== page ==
And this sutra also states the very fundamental of Sufism, of the path of love: Love never tries to conquer, yet it conquers. Hate always tries to conquer, but never conquers. Hate is impotent to conquer; it aspires, it is very ambitious, but it is doomed to fail. Love has no idea of conquering, love has no idea of dominating, love has no idea of becoming the first in the world. Yet love becomes the first, the conqueror.
Jesus says: Those who are the last in this world will be the first in my kingdom of God. And vice versa.
Lao Tzu preaches the way of water, the watercourse way. He says: The rock is strong, is in every way trying to conquer, is aggressive, resistant, but ultimately is defeated, is destroyed, becomes the sand and disappears into the ocean. Water is very humble, non-pretentious, non-resistant, has no motivation for conquering anybody or destroying anybody, is always ready to bow down, to surrender. But whenever there is a conflict between water and rock, the rock is ultimately defeated – water, never.
Sanai is saying:
Love’s conqueror is he
whom love conquers.
To conquer in the world of love – and the world of love is the world of God – to conquer in the world of love, one needs to be in a very deep total surrender. One needs to be conquered by love. And when love conquers you, you are enthroned, you are crowned, you are victorious. But only when love conquers you.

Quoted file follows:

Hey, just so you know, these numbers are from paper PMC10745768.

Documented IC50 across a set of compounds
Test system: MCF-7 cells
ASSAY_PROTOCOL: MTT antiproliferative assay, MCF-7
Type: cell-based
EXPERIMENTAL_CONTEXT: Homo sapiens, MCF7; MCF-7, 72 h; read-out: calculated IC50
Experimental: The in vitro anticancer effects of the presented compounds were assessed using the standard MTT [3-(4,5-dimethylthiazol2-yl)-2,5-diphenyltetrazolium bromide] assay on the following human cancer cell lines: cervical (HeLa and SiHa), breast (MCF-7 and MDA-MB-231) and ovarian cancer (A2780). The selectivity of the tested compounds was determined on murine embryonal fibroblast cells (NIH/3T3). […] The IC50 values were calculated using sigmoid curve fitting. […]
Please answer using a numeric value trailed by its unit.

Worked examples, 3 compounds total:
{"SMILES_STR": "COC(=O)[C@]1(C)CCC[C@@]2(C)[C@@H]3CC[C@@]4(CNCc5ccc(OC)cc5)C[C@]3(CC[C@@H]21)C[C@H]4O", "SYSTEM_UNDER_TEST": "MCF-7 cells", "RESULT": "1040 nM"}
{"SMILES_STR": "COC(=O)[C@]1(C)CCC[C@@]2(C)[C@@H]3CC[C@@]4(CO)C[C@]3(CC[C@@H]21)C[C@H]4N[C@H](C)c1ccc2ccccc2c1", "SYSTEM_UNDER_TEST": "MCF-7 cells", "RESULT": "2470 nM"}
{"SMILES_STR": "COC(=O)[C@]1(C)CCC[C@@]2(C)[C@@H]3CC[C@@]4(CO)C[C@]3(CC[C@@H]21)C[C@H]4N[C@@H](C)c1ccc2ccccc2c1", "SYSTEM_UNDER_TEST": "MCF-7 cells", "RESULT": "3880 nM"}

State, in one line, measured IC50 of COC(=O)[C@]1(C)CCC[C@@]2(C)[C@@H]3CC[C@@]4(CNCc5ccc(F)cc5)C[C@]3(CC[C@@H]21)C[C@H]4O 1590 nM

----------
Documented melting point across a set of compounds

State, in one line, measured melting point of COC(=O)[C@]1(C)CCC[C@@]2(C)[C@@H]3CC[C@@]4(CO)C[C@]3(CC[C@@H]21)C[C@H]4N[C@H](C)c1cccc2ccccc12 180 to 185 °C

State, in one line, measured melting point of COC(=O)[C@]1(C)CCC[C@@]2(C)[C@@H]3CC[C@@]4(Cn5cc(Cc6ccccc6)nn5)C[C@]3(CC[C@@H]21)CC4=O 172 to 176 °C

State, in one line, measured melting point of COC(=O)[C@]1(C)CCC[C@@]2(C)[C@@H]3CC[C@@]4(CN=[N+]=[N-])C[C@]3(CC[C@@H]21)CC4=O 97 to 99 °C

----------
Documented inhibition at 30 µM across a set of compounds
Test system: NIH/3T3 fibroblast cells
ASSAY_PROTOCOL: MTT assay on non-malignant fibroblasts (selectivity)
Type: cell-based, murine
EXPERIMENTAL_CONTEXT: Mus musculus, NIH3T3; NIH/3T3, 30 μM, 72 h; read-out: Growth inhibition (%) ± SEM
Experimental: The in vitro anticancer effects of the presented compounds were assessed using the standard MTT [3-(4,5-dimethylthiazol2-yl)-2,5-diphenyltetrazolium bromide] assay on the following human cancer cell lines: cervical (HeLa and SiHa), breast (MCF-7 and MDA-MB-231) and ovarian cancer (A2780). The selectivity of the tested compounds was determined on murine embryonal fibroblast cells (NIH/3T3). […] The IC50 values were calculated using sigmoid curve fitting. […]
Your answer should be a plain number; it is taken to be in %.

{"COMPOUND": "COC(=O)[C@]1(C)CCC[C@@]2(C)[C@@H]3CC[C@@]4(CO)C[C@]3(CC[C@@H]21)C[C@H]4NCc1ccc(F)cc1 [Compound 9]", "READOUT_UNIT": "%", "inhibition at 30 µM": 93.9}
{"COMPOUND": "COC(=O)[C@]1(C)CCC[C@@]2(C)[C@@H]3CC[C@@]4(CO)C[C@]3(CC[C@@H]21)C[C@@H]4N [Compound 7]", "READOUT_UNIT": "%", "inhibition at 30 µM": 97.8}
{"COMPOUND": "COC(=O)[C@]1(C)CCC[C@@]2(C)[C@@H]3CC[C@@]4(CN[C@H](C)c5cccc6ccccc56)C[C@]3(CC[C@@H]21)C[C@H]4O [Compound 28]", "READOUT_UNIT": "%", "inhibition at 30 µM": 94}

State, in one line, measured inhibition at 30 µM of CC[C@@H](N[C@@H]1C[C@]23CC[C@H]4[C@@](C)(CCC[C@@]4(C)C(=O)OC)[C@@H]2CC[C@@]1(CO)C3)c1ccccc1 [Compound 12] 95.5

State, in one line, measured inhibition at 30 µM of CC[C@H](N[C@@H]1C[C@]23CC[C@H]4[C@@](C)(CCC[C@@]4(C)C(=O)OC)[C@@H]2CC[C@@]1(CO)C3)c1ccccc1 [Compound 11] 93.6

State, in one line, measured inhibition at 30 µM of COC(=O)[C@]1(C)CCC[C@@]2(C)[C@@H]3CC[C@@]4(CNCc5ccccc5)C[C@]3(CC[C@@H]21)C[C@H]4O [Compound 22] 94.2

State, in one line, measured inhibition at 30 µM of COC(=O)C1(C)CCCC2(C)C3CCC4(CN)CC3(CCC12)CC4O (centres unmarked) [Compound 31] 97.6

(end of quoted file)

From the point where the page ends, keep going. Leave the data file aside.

Never resist. Resistance is doomed to fail, because resistance dissipates your energy.
Lao Tzu again says: Don’t be like a big strong tree – because when the storm comes and the great wind blows, the big tree will resist, and because of that resistance, will fall down. The fault is not of the great wind, the fault lies in the great tree’s egoistic resistance: it does not want to bend, hence it dies.
And look at the grass. The wind comes and the grass simply goes with the wind, bends with the wind. If it is going towards the south, the grass bends towards the south – with no resistance at all, in a tremendous surrender, in trust. When the wind is gone, the grass is back again in its original place; the wind could not destroy it. And the grass is humble, weak, feminine, soft. And the great tree was hard, masculine, arrogant.
Learn from the grass the ways of love.
Jesus says, “Blessed are the meek, for theirs is the kingdom of God.” This is one of the most significant sayings of Jesus: “Blessed are the meek.” And remember, he does not say, “Blessed are the meek, for theirs will be the kingdom of God” – no. He says, “…for theirs is the kingdom of God.” It is not a question of attaining something in the future; in their very meekness, in their very humbleness, they have arrived, they have achieved. This is the meaning of surrender.